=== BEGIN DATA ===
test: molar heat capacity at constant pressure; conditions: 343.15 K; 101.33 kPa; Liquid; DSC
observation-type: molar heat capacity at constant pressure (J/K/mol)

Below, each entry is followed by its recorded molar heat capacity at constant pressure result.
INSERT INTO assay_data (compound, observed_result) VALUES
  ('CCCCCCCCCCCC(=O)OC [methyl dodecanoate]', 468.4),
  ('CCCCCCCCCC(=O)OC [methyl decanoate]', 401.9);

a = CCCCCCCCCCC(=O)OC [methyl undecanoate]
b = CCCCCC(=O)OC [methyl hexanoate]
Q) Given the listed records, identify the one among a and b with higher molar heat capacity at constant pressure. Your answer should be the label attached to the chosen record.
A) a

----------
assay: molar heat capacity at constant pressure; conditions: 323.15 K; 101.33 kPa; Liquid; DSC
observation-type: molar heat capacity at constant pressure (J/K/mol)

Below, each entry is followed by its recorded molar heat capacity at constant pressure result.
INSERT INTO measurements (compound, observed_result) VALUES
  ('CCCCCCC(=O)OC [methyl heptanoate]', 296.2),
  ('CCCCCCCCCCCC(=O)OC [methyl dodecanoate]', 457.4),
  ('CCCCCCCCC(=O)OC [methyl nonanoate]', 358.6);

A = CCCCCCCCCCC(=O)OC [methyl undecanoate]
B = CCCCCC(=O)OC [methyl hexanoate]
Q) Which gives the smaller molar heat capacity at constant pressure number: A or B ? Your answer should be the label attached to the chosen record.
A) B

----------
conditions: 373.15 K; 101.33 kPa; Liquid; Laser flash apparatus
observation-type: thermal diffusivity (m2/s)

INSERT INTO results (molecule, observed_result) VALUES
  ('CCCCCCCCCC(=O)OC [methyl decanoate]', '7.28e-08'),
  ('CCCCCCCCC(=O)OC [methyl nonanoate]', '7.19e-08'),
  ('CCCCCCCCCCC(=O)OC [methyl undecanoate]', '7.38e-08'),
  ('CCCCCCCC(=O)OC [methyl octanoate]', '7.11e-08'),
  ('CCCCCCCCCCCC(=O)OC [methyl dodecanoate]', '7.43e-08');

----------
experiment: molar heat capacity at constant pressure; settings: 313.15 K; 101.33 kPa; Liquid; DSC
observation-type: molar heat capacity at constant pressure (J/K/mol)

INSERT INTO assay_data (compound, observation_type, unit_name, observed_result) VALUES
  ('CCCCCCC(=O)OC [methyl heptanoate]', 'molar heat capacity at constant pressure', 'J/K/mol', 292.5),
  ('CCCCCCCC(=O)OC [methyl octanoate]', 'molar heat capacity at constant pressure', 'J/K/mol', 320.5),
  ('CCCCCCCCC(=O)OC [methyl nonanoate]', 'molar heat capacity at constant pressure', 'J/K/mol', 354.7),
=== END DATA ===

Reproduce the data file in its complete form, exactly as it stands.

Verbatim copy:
test: molar heat capacity at constant pressure; conditions: 343.15 K; 101.33 kPa; Liquid; DSC
observation-type: molar heat capacity at constant pressure (J/K/mol)

Below, each entry is followed by its recorded molar heat capacity at constant pressure result.
INSERT INTO assay_data (compound, observed_result) VALUES
  ('CCCCCCCCCCCC(=O)OC [methyl dodecanoate]', 468.4),
  ('CCCCCCCCCC(=O)OC [methyl decanoate]', 401.9);

a = CCCCCCCCCCC(=O)OC [methyl undecanoate]
b = CCCCCC(=O)OC [methyl hexanoate]
Q) Given the listed records, identify the one among a and b with higher molar heat capacity at constant pressure. Your answer should be the label attached to the chosen record.
A) a

----------
assay: molar heat capacity at constant pressure; conditions: 323.15 K; 101.33 kPa; Liquid; DSC
observation-type: molar heat capacity at constant pressure (J/K/mol)

Below, each entry is followed by its recorded molar heat capacity at constant pressure result.
INSERT INTO measurements (compound, observed_result) VALUES
  ('CCCCCCC(=O)OC [methyl heptanoate]', 296.2),
  ('CCCCCCCCCCCC(=O)OC [methyl dodecanoate]', 457.4),
  ('CCCCCCCCC(=O)OC [methyl nonanoate]', 358.6);

A = CCCCCCCCCCC(=O)OC [methyl undecanoate]
B = CCCCCC(=O)OC [methyl hexanoate]
Q) Which gives the smaller molar heat capacity at constant pressure number: A or B ? Your answer should be the label attached to the chosen record.
A) B

----------
conditions: 373.15 K; 101.33 kPa; Liquid; Laser flash apparatus
observation-type: thermal diffusivity (m2/s)

INSERT INTO results (molecule, observed_result) VALUES
  ('CCCCCCCCCC(=O)OC [methyl decanoate]', '7.28e-08'),
  ('CCCCCCCCC(=O)OC [methyl nonanoate]', '7.19e-08'),
  ('CCCCCCCCCCC(=O)OC [methyl undecanoate]', '7.38e-08'),
  ('CCCCCCCC(=O)OC [methyl octanoate]', '7.11e-08'),
  ('CCCCCCCCCCCC(=O)OC [methyl dodecanoate]', '7.43e-08');

----------
experiment: molar heat capacity at constant pressure; settings: 313.15 K; 101.33 kPa; Liquid; DSC
observation-type: molar heat capacity at constant pressure (J/K/mol)

INSERT INTO assay_data (compound, observation_type, unit_name, observed_result) VALUES
  ('CCCCCCC(=O)OC [methyl heptanoate]', 'molar heat capacity at constant pressure', 'J/K/mol', 292.5),
  ('CCCCCCCC(=O)OC [methyl octanoate]', 'molar heat capacity at constant pressure', 'J/K/mol', 320.5),
  ('CCCCCCCCC(=O)OC [methyl nonanoate]', 'molar heat capacity at constant pressure', 'J/K/mol', 354.7),